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Evaluation of genetic bases and diversity of Egyptian wheat cultivars released during the last 50 years using coefficient of parentage

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Author(s): Bhoja R. Basnet | Mohamed B. Ali | Amir M.H. Ibrahim | Thomas Payne | Moussa G. Mosaad

Journal: Communications in Biometry and Crop Science
ISSN 1896-0782

Volume: 6;
Issue: 1;
Start page: 31;
Date: 2011;
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Keywords: coefficient of parentage | landraces | genetic contribution

ABSTRACT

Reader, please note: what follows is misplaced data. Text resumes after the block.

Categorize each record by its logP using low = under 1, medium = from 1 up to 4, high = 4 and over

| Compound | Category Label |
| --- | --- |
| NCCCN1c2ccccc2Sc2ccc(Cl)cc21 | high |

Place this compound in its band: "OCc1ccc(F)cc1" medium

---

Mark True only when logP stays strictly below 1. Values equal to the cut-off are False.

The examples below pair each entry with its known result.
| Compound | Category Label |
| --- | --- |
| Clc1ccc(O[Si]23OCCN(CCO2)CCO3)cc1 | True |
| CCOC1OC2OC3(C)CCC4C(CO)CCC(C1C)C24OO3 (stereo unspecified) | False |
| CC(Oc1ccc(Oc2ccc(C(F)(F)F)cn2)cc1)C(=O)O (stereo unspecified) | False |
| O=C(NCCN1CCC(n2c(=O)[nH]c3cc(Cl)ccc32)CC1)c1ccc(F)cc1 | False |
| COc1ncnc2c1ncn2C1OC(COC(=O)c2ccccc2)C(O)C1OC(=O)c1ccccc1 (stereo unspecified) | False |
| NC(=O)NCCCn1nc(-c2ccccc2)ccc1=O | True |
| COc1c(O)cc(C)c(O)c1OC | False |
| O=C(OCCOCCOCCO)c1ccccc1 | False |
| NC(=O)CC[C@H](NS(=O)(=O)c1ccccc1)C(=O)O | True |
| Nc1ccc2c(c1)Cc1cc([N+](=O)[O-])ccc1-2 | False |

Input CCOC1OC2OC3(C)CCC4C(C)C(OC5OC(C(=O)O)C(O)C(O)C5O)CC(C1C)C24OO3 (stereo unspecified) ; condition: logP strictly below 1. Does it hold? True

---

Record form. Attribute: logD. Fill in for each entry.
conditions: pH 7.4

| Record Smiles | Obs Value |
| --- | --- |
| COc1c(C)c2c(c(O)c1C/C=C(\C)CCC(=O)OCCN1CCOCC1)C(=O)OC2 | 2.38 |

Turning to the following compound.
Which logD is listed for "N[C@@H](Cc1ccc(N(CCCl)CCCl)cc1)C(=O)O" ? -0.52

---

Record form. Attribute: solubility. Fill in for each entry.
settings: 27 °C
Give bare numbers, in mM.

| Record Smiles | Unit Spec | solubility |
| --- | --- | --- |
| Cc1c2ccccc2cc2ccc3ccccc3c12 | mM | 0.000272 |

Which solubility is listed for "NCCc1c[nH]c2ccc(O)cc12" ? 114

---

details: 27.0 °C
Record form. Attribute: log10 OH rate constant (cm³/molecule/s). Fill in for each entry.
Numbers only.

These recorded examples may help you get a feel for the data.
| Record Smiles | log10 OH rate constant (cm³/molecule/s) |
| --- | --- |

Discerning the genetic diversity of any crop species provides insight into the strength of an applied breeding program and directs future breeding strategies aimed at long-term genetic gain and minimized genetic vulnerability. The number and abundance of ancestral parents present in the pedigree of crop cultivars can provide an average estimation of the depth of the genetic base of the overall crop improvement program. The objectives of this study were to estimate (1) the genetic similarity among 33 Egyptian wheat (Triticum aestivum L.) cultivars and different eras of release (1947-2004) and productivity groups based on COP values, and (2) the relative genetic contribution and abundance of ancestral parents from different geographical origins to the total gene pool of Egyptian wheat cultivars. Broad genetic diversity was observed among 33 Egyptian cultivars with average COP value of 0.11 and large numbers of ancestral parents (155 landraces) traced to 31 countries. The genetic base ranged from very low in pre 1960’s cultivars such as ‘Giza 139’ (with only 3 landraces in the background) to very high in modern cultivars such as ‘Gemmeiza-7’ (with 73 landraces in the background). ‘Hindi-62’, ‘Red Fife’, ‘Hard Red Calcutta’ and ‘Akagomughi’ were the major ancestors with 6, 5, 4, and 4% of total genetic contribution to the Egyptian wheat gene pool, respectively. Egypt, United States of America, Kenya and Ukraine were the major source countries with 16, 11, 9 and 7% of total genetic contribution to this gene pool, respectively. Though Marquis-Thatcher germplasm from North America has the greatest influence on overall Egyptian cultivars, Mexican-based sources of dwarfing and high yield, derived from ancestors such as ‘Akagomughi’ and ‘Daruma’ and exploited by the International Maize and Wheat Improvement Center (CIMMYT), were very prominent in Egyptian cultivars post 1970’s.

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